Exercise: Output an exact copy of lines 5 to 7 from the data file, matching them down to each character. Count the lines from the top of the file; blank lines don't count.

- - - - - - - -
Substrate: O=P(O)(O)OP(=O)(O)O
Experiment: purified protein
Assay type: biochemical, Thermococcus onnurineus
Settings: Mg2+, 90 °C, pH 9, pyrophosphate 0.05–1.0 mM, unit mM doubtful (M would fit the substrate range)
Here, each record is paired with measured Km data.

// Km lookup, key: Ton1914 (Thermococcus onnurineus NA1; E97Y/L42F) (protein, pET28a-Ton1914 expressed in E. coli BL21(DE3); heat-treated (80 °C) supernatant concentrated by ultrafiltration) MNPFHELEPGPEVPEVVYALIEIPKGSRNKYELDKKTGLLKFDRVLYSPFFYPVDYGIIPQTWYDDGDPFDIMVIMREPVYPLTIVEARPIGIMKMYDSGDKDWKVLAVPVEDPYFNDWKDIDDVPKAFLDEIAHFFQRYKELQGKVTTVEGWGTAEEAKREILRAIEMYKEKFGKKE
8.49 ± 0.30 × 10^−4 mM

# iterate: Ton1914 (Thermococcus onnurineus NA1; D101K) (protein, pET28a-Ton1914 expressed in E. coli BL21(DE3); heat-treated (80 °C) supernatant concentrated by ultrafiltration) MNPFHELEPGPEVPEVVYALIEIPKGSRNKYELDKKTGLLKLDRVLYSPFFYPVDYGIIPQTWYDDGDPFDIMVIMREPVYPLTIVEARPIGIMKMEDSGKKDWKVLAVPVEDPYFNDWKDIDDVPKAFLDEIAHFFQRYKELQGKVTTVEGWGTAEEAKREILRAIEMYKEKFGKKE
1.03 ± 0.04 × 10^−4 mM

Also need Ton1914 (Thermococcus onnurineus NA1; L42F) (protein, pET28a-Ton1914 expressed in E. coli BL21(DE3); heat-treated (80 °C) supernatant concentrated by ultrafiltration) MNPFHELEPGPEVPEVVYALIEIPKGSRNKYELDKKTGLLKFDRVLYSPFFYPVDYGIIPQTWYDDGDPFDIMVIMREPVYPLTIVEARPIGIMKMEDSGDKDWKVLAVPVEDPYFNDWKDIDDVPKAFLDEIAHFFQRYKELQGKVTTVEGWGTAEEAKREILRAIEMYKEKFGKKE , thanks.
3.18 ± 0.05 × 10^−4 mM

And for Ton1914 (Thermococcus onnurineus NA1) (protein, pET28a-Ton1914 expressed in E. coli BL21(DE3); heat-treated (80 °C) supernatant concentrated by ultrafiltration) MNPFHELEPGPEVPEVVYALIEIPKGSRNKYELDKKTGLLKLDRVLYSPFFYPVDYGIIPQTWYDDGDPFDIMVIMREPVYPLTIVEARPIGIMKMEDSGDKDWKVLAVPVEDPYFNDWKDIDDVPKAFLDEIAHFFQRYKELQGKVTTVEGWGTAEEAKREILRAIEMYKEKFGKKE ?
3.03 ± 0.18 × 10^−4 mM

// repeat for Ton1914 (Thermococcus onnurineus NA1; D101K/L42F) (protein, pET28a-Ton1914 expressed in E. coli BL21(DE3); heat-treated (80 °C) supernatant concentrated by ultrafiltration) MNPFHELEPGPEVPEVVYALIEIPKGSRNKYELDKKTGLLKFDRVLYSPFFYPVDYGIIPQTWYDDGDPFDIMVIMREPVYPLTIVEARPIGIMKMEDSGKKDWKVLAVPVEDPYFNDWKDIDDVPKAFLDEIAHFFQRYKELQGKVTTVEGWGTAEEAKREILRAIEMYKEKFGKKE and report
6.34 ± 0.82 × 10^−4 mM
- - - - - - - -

Here, each record is paired with measured Km data.

// Km lookup, key: Ton1914 (Thermococcus onnurineus NA1; E97Y/L42F) (protein, pET28a-Ton1914 expressed in E. coli BL21(DE3); heat-treated (80 °C) supernatant concentrated by ultrafiltration) MNPFHELEPGPEVPEVVYALIEIPKGSRNKYELDKKTGLLKFDRVLYSPFFYPVDYGIIPQTWYDDGDPFDIMVIMREPVYPLTIVEARPIGIMKMYDSGDKDWKVLAVPVEDPYFNDWKDIDDVPKAFLDEIAHFFQRYKELQGKVTTVEGWGTAEEAKREILRAIEMYKEKFGKKE
8.49 ± 0.30 × 10^−4 mM